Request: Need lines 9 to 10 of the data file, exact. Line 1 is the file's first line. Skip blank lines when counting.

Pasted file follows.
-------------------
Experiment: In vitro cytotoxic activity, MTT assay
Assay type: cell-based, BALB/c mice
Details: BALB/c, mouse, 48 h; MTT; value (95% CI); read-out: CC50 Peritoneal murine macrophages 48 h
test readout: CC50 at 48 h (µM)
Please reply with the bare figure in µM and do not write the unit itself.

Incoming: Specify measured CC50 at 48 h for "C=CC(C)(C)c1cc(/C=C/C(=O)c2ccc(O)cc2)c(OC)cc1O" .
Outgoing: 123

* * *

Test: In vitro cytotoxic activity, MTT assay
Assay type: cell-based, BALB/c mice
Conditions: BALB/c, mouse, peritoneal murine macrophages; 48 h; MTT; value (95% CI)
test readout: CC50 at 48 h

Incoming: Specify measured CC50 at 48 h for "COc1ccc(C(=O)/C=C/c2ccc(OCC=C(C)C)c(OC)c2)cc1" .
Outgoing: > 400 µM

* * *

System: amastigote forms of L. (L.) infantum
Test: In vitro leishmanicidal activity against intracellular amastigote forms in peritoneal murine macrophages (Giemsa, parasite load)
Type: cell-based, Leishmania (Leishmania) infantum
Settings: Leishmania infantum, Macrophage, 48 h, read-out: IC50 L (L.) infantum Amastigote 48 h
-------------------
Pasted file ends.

Test: In vitro cytotoxic activity, MTT assay
Assay type: cell-based, BALB/c mice